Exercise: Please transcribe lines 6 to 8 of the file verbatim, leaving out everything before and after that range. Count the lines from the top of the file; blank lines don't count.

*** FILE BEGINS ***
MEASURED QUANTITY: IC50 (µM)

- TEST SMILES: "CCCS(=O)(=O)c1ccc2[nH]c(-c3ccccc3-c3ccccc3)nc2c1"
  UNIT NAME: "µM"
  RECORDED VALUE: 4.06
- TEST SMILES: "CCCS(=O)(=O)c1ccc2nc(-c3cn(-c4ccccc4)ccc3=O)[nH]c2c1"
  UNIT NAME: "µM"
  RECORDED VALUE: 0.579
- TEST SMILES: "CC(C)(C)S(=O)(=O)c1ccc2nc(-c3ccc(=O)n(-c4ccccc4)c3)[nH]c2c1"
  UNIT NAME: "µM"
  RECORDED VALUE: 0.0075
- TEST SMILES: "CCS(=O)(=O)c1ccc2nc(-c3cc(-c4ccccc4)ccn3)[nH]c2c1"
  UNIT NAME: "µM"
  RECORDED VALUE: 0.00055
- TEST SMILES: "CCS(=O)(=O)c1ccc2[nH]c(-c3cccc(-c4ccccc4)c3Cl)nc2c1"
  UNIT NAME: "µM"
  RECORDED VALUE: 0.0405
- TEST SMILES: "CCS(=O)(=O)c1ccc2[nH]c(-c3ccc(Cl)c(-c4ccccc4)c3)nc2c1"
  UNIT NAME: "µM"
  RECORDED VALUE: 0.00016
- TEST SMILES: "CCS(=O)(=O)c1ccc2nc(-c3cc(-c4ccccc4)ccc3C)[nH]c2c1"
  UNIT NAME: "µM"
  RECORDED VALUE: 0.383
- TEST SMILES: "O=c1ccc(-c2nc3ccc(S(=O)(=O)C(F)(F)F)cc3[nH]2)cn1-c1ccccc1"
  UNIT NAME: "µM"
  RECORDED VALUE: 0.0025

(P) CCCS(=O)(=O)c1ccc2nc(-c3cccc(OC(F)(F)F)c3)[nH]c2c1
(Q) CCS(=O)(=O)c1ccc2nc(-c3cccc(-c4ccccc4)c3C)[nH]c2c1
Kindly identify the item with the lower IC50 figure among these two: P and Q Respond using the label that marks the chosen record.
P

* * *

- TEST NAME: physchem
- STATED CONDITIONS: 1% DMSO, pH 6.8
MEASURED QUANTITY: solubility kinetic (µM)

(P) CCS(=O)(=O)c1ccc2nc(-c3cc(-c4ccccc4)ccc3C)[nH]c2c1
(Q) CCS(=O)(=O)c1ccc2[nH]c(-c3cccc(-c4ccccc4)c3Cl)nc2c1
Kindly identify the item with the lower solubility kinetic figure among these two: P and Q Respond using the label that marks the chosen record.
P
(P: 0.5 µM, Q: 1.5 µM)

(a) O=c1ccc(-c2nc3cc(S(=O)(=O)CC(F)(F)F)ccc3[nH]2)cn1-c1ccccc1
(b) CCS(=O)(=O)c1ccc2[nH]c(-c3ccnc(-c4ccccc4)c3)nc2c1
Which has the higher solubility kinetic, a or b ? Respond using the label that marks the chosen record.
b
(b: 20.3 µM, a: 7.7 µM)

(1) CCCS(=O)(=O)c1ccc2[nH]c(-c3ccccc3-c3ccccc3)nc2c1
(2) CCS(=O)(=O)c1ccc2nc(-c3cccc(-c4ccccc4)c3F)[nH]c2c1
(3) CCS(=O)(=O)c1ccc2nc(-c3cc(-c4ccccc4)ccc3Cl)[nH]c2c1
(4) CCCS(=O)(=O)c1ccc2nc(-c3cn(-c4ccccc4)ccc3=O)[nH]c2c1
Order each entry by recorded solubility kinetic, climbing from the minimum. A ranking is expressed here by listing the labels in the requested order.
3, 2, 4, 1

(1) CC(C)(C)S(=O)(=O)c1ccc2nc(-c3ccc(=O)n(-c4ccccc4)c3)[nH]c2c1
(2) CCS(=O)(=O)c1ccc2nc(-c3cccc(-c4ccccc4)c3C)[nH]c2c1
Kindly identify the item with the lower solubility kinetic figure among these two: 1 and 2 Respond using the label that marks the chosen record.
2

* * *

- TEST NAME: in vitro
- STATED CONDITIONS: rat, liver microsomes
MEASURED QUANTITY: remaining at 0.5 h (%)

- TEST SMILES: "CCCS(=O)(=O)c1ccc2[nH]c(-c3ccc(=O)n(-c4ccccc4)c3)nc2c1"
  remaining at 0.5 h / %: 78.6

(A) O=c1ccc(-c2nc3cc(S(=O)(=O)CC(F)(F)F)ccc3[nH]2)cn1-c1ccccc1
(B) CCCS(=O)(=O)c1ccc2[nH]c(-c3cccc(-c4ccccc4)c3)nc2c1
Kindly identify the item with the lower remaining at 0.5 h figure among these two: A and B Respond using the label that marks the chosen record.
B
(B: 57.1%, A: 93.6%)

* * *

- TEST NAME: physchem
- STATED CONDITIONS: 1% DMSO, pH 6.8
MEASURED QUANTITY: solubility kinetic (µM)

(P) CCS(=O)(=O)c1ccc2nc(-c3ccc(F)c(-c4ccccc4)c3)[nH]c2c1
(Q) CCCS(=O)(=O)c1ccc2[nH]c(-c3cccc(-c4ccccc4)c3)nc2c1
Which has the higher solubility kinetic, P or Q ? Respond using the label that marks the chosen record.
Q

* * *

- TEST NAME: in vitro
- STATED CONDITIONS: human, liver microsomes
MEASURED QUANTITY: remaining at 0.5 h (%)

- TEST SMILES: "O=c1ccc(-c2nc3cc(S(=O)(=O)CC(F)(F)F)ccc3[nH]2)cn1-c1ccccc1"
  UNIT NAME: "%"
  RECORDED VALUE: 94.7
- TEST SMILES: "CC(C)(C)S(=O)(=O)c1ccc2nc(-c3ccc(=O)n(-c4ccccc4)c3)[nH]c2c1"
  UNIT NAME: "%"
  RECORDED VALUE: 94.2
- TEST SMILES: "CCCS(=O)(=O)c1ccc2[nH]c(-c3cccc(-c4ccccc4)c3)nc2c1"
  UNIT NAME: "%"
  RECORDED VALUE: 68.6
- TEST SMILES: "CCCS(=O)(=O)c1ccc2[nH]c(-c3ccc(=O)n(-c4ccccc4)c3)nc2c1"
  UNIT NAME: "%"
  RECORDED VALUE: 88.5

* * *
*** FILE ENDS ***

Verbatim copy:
  UNIT NAME: "µM"
  RECORDED VALUE: 0.579
- TEST SMILES: "CC(C)(C)S(=O)(=O)c1ccc2nc(-c3ccc(=O)n(-c4ccccc4)c3)[nH]c2c1"